2 proceed in that regard is, after I ask him about it -- was maybe just to
3 play a few seconds to see if he recognises his own voice and then leave
4 it for the Chamber to listen to it at another time, if that's acceptable.
5 JUDGE ORIE: Yes. Is there any -- of course, if there's any
6 dispute about the audio-recording being a forgery, that if the -- if not,
7 then, of course, if you have time, please do so, but please proceed.
8 MR. GROOME:
9 Q. JF-026, before I ask you some questions on the portion of your
10 interview -- your first interview, I want to finish up the topic of
11 Mr. Jekic.
12 Now, it's very clear to all of us in the courtroom your feelings
13 for Mr. Jekic, and you've expressed them in very strong terms. This
14 media report suggests that he was assassinated because he gave testimony
15 before the courts of Serbia and, in that testimony, he identified the
16 State Security Service as having a role in Arkan's murder.
17 Can you give us one concrete -- or a concrete example of what
18 Mr. Jekic did, that you have direct personal knowledge of, that leads you
19 to have such strong feelings about his character?
20 A. Well, the fact that he falsely represented himself, and we knew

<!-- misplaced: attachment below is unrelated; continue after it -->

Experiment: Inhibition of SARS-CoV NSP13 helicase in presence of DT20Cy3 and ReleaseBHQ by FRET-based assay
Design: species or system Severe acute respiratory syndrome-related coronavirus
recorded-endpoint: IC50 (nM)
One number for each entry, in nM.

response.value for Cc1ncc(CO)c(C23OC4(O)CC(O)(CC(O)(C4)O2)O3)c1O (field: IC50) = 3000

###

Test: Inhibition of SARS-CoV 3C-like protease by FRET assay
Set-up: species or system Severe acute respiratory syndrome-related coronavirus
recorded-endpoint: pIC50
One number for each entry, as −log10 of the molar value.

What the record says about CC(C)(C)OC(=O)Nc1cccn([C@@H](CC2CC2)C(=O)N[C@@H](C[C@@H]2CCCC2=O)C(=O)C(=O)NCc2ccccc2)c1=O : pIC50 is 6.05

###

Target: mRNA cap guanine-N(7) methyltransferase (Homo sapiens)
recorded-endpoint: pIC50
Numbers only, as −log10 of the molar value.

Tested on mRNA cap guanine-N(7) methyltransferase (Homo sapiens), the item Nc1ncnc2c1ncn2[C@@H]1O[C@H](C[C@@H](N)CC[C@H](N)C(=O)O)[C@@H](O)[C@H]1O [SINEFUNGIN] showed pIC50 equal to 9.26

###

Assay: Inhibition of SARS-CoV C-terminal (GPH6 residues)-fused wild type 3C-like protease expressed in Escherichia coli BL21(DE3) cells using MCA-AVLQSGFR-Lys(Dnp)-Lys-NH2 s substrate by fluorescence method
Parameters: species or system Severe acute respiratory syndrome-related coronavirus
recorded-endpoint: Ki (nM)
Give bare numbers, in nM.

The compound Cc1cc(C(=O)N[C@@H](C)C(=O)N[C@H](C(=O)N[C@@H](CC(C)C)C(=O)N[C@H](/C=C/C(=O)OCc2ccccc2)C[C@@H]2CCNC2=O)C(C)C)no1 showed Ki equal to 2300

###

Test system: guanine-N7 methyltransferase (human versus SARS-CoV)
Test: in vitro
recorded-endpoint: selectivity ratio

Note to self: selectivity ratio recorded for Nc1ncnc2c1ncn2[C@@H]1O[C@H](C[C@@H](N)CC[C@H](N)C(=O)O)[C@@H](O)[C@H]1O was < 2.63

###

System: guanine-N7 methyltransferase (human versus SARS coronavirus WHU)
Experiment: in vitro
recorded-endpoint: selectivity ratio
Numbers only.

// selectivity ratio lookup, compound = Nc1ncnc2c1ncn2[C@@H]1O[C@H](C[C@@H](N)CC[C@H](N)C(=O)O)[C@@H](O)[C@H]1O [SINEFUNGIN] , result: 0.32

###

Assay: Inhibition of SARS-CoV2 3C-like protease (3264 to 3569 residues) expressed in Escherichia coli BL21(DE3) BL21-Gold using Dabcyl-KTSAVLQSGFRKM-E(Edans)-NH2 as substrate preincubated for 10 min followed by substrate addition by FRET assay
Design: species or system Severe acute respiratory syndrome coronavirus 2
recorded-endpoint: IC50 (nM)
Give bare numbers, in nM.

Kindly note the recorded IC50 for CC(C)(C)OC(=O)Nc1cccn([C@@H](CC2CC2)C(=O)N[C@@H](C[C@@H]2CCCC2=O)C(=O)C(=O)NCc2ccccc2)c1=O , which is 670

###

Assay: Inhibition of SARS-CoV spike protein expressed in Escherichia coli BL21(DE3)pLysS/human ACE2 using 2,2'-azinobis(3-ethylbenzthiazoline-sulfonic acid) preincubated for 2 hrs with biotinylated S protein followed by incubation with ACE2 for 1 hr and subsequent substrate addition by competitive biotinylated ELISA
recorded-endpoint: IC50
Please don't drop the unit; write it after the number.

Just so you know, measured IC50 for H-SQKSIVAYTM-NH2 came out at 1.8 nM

21 that in the Crisis Staff. Second, they would take money off people and
22 promise to use their offices with certain functionaries in Belgrade in
23 exchange for that. Whatever he did was outside the law, and the only
24 thing he ever was involved in was wheeling and dealing.
25 Q. Now, you say he falsely represented himself. I believe yesterday
1 you said he represented himself as a member of State Security. What do
2 you know about what organisation he worked for?
3 A. On one occasion, in order to make sure that he wasn't falsely
4 representing himself, we were with a delegate in Belgrade and I went to
5 see Grujic, the president of the municipality. I took Grujic with me,
6 and we went to the MUP of Serbia in Belgrade, to his office. We saw him
7 seated in his office, along with four other colleagues. I told Grujic,
8 Well, you can see very well, from the fact that he doesn't even have a
9 telephone in his office, what sort of a position he has. And then --
10 Q. Sir, just so it doesn't become confused, are you saying you saw
11 Mr. Jekic in a building in Belgrade that belonged to the MUP of Serbia;
12 is that what your evidence is?
13 A. Yes.
14 Q. But you say that when you looked in the office, you did not see a
15 telephone in the office; is that your evidence?
16 A. No. I saw him sitting behind a desk in an office where six or
17 seven more of his colleagues also had their desks. So when we came to
18 see him, his boss recognised me. In fact, he was working for a service
19 that was something like internal -- or in -- an inner control of the MUP.
20 Since his boss hailed from Sabac, close to Zvornik, and I, therefore,
21 knew him, he invited us to his office to have a cup of coffee with him.
22 And in order to show in front of Grujic, I --
23 Q. Sir, if I can ask you some specific questions, and it's not